In sub-Saharan Africa (SSA), chronic illnesses are on the increase, however, growth rates of diabetes mellitus (DM) and hypertension are among the highest chronic diseases worldwide (Danquah, Bedu-Addo, Terp, Micah,

Amoako, Awuku, Dietz, Giet, Spranger, Mockenhaupt, 2012). In Ghana, it is estimated that 4 million people are living with diabetes and this number is expected to rise in the near future (National Diabetes Association of Ghana, 2012). Thus, several people are living with diabetes and its attendance complications. It is therefore believed that by 2025, more than 75% of the world population with diabetes will reside in developing countries and the countries with the largest populations of adults with diabetes will include: India, China and the United States (King, Aubert, & Herman, 1998).

Living with any type of chronic disease, the person either has to make minor or major lifestyle adjustments. Diabetes, in particular, can eventually take its toll on the emotional, psychological, and physical wellbeing of any person. These adjustments can lead to either successful adherence to medical regimens and control of the disease, or among other things, ineffective or maladaptive coping (Duangdao & Roesch, 2008). How the individual adjusts to the diabetic condition depends on the resources available to the individual at personal, community and societal levels.

Several factors have been identified to have a significant influence on the mental health and illness outcome of diabetic patients. Some of these factors include illness perception, level of patients‟ religiosity as well as the patients‟ demographic characteristics. In the case of diabetic patients, Mosorovic, Brkic, Nuhbegovic and Pranjic (2012) asserted that diabetes mellitus is a disease that is no longer just an individual problem, but it is assuming psychological and socio-medical significance of mass disease. Thus, in trying to reduce the rate of complications associated with diabetes, both psychological as well as socio-medical factors should be taken into consideration.

Several factors have been found to influence the levels of mental health problems among diabetic patients. One of these variables is how the diabetic patients perceive their illness. Illness perception has been studied extensively in relation to several medical and psychological conditions. Perception is described as the process by which an individual interprets and organizes sensations and events to produce a meaningful experience of the world (Lindsay & Norman, 1977). These interpretations are guided by the specific knowledge, beliefs and expectations characterizing the individual (Alsén, 2009). Perception in terms of illness may be conceptualised as how people understand and make sense of their diseases and/or disabilities, e.g. illness perceptions. In this respect, illness perceptions to some extent correspond to the conceptualizations of illness in contrast to disease (Alsén, 2009).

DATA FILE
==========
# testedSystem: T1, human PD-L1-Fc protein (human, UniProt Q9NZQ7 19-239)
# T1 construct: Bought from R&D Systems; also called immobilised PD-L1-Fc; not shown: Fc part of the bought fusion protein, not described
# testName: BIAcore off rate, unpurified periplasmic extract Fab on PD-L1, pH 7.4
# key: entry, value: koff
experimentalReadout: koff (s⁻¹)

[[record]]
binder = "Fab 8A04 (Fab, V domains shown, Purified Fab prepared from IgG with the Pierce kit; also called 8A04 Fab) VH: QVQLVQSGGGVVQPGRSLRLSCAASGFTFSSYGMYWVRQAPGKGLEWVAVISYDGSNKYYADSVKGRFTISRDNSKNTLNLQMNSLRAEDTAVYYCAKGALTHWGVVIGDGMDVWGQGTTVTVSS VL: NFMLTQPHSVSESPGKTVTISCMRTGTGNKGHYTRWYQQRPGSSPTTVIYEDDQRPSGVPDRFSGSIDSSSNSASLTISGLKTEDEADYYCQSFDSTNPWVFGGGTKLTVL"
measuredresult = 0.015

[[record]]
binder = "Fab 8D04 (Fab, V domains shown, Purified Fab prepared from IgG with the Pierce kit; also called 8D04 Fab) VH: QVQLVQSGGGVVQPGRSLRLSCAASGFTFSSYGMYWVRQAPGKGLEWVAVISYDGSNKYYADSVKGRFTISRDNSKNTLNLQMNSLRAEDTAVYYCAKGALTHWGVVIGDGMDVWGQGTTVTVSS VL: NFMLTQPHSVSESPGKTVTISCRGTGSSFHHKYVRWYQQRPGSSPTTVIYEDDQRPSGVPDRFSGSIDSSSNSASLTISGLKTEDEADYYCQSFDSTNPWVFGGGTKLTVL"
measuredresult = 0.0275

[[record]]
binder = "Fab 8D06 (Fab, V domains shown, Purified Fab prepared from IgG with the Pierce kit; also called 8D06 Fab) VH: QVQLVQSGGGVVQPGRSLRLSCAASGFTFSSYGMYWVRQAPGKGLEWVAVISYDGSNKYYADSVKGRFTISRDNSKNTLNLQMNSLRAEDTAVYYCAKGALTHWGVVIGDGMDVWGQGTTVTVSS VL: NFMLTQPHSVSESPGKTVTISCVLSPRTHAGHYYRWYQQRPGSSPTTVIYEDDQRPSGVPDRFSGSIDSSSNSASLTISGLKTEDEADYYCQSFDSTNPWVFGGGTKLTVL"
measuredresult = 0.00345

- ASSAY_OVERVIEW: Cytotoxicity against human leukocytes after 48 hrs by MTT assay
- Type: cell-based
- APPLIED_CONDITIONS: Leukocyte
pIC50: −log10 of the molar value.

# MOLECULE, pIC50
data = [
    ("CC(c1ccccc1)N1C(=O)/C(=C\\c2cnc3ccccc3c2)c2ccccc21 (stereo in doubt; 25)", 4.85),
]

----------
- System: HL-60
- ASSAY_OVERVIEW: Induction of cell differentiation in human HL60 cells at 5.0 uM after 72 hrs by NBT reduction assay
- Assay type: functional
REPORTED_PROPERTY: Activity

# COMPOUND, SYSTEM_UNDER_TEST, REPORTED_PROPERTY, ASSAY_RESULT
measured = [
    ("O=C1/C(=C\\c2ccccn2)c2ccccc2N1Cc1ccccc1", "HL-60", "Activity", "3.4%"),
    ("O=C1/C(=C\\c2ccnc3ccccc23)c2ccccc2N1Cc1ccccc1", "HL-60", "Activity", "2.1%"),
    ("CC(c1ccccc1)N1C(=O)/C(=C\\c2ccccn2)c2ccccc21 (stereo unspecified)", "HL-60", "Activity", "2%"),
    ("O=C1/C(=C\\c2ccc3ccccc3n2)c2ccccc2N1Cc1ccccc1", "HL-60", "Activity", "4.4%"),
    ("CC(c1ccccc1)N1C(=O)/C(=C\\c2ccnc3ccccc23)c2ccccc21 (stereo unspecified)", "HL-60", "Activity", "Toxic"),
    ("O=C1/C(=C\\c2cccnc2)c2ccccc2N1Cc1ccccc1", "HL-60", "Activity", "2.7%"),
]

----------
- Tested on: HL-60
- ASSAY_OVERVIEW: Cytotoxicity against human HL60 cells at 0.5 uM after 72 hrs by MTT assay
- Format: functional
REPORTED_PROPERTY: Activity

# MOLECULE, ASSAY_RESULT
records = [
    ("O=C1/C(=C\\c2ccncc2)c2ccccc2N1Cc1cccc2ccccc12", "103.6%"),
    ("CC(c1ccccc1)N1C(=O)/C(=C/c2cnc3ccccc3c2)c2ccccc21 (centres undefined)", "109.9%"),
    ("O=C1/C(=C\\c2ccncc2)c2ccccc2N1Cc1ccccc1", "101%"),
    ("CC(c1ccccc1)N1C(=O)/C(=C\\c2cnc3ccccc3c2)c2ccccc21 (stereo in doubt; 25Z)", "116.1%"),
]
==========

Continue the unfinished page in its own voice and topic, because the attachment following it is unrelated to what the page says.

There are several determinants of health outcomes among patients suffering from any form of illness and as such, outcomes of medical management in patients with chronic illness are determined not only by objective factors but also by behavioural and social factors (Leventhal, Weinman, Leventhal &Phillips, 2008). Some of these behavioural and social factors are related to how the patients appraise their illness on several dimensions. Some of these perceptual dimensions of the illness perception include the causal attribution, timeline, severity, consequences, understanding as well as the personal control of the individual over the condition. The extent of these perceptions to a large extent determines how the individual patients react to treatment as well as other management regiments.

Furthermore, research has shown that people vary in how they perceive their health status and that these perceptions often are independent of the actual physical conditions that are being suffered (Taylor, Kemeny, Reed, Bower & Gruenewald, 2000). For example, people vary in how they perceive their possibilities to influence or control their health (Wallston, 2004), whether their condition is acute or chronic (Lau & Hartman, 1983) or whether or not their specific situation is hopeful (Scheier & Carver, 1985). Such perceptions may in turn determine individuals‟ behaviour as well as their response to managing health threats related to a disease or a symptom (Alsén, 2009). Thus, the individual’s active role in terms of thought processes affect their health outcomes and therefore, Schrag, Jahanshashi and Quinn (2001) asserted that patients‟ perceptions of their condition are likely to play an important role in how they adjust to their illness.